Neighborhood togetherness might prevent a crime
In these hurry-up days of ours, when we race from dropping off the kids on the way to work and finish our days driving into the garage, all too often we forget that we even have neighbors.
Maybe you’ll see them on the weekend or at a soccer game. But there’s not a lot of hanging out on the front porch (especially since many of our houses and condos don’t even have them). And it’s not often parents throw the baseball or football around in the streets after work any more where dads get to know the other dads and the athletic ability of all the kids on the block.
Think about your neighborhood. Do you know the people on either side of you? Do you have their phone numbers in case of an emergency and know what kinds of cars they drive or what time they usually get home from work? Do you let them know when you’re leaving on vacation so they’ll keep an eye on things?
Simple, you say? But perhaps there’s more to the simplicity. Consider it an element of protecting yourself and community from crime.
Nearly 200 people turned out in Carmel Valley last week to let police know how concerned they were that a neighbor had been accosted in her garage.
What, they asked, are police doing? What, they asked, can they do?
The fact that chief of police, his assistant and the area commander turned out for a special meeting shows the department cares. They answered questions and offered advice on what to do if a burglar confronts you and whether to hire a private security firm.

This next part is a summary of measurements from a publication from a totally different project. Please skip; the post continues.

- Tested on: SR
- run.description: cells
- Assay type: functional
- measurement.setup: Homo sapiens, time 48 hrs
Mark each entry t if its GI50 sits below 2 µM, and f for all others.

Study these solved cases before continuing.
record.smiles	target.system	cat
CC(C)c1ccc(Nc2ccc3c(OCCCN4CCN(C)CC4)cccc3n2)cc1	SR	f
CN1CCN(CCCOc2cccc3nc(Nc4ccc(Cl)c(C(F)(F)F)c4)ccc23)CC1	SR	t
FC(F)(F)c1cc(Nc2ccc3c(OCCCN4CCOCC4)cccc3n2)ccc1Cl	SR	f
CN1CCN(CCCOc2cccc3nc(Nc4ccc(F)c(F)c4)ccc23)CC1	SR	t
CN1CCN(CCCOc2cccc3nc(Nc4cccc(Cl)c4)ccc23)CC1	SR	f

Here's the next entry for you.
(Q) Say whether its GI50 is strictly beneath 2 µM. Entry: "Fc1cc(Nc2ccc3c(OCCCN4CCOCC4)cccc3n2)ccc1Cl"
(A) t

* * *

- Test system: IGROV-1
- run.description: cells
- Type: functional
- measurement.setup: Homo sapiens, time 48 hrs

“You’re much better off with a Neighborhood Watch,” said Capt. Kathy Healey.
The underlying mission of the groups, which both the police and sheriff’s department will help organize, is to help the police get a jump on crime. That extra eye on the street and knowledge that residents bring can help prevent crime, law enforcement officials say.
In the case of one San Diego neighborhood, an alert neighbor who noticed a stranger removing mail from their friend’s mailbox led police to arrest a suspect who had several hundred pieces of mail in his car and a database that could be used to steal people’s identities.
If you don’t have time for another meeting and don’t want to formalize the process, at the very least, take the time to get to know your neighbors. Develop an e-mail and phone list so if you see something unusual you can alert your neighbors and the police.
And if you do have the time, ask the officer who patrols your neighborhood how to set up a Neighborhood Watch group.
That one meeting you organize might save you and your neighbors from a crime down the road.
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